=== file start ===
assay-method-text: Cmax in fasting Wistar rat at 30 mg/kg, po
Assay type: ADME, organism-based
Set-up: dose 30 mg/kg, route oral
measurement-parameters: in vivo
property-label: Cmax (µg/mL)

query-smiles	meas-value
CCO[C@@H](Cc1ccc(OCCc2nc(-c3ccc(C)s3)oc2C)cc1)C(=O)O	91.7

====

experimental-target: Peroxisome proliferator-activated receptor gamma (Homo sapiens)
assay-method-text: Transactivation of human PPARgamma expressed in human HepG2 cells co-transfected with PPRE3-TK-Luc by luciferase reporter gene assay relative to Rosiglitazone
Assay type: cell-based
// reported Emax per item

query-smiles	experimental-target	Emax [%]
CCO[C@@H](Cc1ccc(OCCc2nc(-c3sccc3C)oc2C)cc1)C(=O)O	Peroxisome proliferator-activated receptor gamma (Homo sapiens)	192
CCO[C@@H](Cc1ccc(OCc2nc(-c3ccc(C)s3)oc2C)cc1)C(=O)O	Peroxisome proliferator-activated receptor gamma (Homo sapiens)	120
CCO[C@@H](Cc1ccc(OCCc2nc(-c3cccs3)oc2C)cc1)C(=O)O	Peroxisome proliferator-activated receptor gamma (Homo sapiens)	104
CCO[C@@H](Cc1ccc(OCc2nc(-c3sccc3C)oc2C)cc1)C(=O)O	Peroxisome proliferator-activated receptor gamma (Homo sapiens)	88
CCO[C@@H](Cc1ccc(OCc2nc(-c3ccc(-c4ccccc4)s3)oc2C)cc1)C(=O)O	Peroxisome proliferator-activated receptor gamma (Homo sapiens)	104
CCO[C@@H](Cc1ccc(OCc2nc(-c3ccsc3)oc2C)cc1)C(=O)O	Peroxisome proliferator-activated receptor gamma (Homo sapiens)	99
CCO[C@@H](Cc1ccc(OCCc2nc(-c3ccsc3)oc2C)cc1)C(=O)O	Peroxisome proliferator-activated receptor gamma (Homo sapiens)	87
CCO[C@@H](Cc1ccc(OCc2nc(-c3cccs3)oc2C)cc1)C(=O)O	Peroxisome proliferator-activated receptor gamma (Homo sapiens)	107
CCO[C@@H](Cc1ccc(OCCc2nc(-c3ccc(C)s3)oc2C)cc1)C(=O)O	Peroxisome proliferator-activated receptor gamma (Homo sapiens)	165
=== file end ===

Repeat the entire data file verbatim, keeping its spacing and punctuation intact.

assay-method-text: Cmax in fasting Wistar rat at 30 mg/kg, po
Assay type: ADME, organism-based
Set-up: dose 30 mg/kg, route oral
measurement-parameters: in vivo
property-label: Cmax (µg/mL)

query-smiles	meas-value
CCO[C@@H](Cc1ccc(OCCc2nc(-c3ccc(C)s3)oc2C)cc1)C(=O)O	91.7

====

experimental-target: Peroxisome proliferator-activated receptor gamma (Homo sapiens)
assay-method-text: Transactivation of human PPARgamma expressed in human HepG2 cells co-transfected with PPRE3-TK-Luc by luciferase reporter gene assay relative to Rosiglitazone
Assay type: cell-based
// reported Emax per item

query-smiles	experimental-target	Emax [%]
CCO[C@@H](Cc1ccc(OCCc2nc(-c3sccc3C)oc2C)cc1)C(=O)O	Peroxisome proliferator-activated receptor gamma (Homo sapiens)	192
CCO[C@@H](Cc1ccc(OCc2nc(-c3ccc(C)s3)oc2C)cc1)C(=O)O	Peroxisome proliferator-activated receptor gamma (Homo sapiens)	120
CCO[C@@H](Cc1ccc(OCCc2nc(-c3cccs3)oc2C)cc1)C(=O)O	Peroxisome proliferator-activated receptor gamma (Homo sapiens)	104
CCO[C@@H](Cc1ccc(OCc2nc(-c3sccc3C)oc2C)cc1)C(=O)O	Peroxisome proliferator-activated receptor gamma (Homo sapiens)	88
CCO[C@@H](Cc1ccc(OCc2nc(-c3ccc(-c4ccccc4)s3)oc2C)cc1)C(=O)O	Peroxisome proliferator-activated receptor gamma (Homo sapiens)	104
CCO[C@@H](Cc1ccc(OCc2nc(-c3ccsc3)oc2C)cc1)C(=O)O	Peroxisome proliferator-activated receptor gamma (Homo sapiens)	99
CCO[C@@H](Cc1ccc(OCCc2nc(-c3ccsc3)oc2C)cc1)C(=O)O	Peroxisome proliferator-activated receptor gamma (Homo sapiens)	87
CCO[C@@H](Cc1ccc(OCc2nc(-c3cccs3)oc2C)cc1)C(=O)O	Peroxisome proliferator-activated receptor gamma (Homo sapiens)	107
CCO[C@@H](Cc1ccc(OCCc2nc(-c3ccc(C)s3)oc2C)cc1)C(=O)O	Peroxisome proliferator-activated receptor gamma (Homo sapiens)	165